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Office Hours: 9am to 5.30pm

IR35 investigations quadrupled

How to be compliant avoid falling foul of the law

“Lies, damned lies, and statistics“. We see them every day, and every day business owners are making critical decisions based on the latest trends and developments which are typically manifested in the form of – you guessed it – statistics. In recent weeks, a striking set of statistics were released which show that the number of IR35 investigations have increased four-fold year on year.

Many observers liken IR35 to speed cameras – more a revenue maker for HMRC than an effective deterrent.

But having notched up little over £10 million in extra revenues (way lower than expectations) it seems that HMRC have taken a more proactive approach at clamping down on poor contractor practice.

Indeed, between 2010-11, as few as 23 enquiries were instigated by HMRC, followed by a slight increase to 59 the following year. Move forward just 12 months, and this figure leapt to a staggering 256 – a four-fold increase. So why the sudden rise and more importantly, what should recruitment businesses do to avoid falling foul of the law?

The reason why there was a rise is a simple one – pressure. HMRC was heavily criticised for the low number of investigations it had launched. Following public and political outcry over revelations that over 2,000 senior public sector executives were receiving payment ‘off-payroll’, combined with news that more than 1 in 3 BBC presenters were paid under the same terms, HMRC was prompted into action.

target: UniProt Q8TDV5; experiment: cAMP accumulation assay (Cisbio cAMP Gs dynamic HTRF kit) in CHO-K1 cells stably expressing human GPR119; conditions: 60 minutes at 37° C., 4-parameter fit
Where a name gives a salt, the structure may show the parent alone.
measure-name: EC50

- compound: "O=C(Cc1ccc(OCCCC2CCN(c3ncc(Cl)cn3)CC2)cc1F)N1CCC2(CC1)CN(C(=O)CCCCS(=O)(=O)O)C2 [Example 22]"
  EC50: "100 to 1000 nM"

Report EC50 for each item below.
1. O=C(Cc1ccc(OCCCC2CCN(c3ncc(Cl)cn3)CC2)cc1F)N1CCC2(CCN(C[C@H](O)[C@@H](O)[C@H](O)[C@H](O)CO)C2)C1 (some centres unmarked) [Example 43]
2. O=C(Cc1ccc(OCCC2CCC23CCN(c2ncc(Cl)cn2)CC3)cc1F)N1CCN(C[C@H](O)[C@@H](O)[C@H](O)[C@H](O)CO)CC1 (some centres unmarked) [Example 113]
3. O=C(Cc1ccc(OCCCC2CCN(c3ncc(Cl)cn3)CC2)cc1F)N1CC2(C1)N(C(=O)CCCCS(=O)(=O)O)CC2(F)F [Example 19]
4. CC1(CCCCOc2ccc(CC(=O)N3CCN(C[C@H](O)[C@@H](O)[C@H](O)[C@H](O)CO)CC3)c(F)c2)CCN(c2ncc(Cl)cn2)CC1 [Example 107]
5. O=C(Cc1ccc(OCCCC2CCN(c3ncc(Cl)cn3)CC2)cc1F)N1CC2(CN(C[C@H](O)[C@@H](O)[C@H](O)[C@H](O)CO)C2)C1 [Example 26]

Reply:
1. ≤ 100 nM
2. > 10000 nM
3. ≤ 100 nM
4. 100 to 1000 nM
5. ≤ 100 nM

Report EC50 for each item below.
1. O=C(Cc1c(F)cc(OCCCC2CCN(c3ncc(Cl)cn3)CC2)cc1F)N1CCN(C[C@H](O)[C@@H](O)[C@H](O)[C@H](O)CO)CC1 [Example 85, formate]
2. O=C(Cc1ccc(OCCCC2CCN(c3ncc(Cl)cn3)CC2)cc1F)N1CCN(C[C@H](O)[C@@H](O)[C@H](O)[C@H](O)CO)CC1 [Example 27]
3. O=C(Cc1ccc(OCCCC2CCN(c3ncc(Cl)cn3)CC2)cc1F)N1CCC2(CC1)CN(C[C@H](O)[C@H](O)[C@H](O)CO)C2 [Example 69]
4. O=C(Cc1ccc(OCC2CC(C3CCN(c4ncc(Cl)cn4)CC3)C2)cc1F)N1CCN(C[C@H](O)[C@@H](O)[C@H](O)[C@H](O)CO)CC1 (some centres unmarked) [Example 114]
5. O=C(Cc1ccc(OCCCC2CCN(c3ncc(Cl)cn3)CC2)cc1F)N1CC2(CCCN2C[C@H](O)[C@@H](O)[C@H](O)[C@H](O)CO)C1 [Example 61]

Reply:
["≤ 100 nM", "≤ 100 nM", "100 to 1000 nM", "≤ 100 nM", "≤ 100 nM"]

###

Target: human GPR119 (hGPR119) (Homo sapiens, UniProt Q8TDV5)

What recruitment businesses need to do to ensure they adhere to the law is a little more complex. In short, recruiters need to see their Umbrella Company’s over-arching contract of employment and be sure that it contains the following:

  • Guaranteed number of contractually agreed paid hours work – anything above 336 hours over a 12 month period is sufficient to give rise to an obligation on behalf of the Umbrella Company.
  • Provision of pay between-assignments, even if that retainer pay is only paid at minimum wage and must not be fulfilled by the payment of holiday pay.
  • Evidence that the Umbrella Company’s expenses policy is in line with HMRC rules – HMRC, not the Umbrella Company, will decide what tax relief on travel and subsistence expenses may be due
  • References to paid holiday entitlement, sick pay, maternity and paternity pay – Umbrella Companies have the same statutory obligations as any other employer

If you are unsure whether your Umbrella Company is compliant with IR35 or if you would like to find out more information about how it affects you, we will gladly answer any questions you may have.

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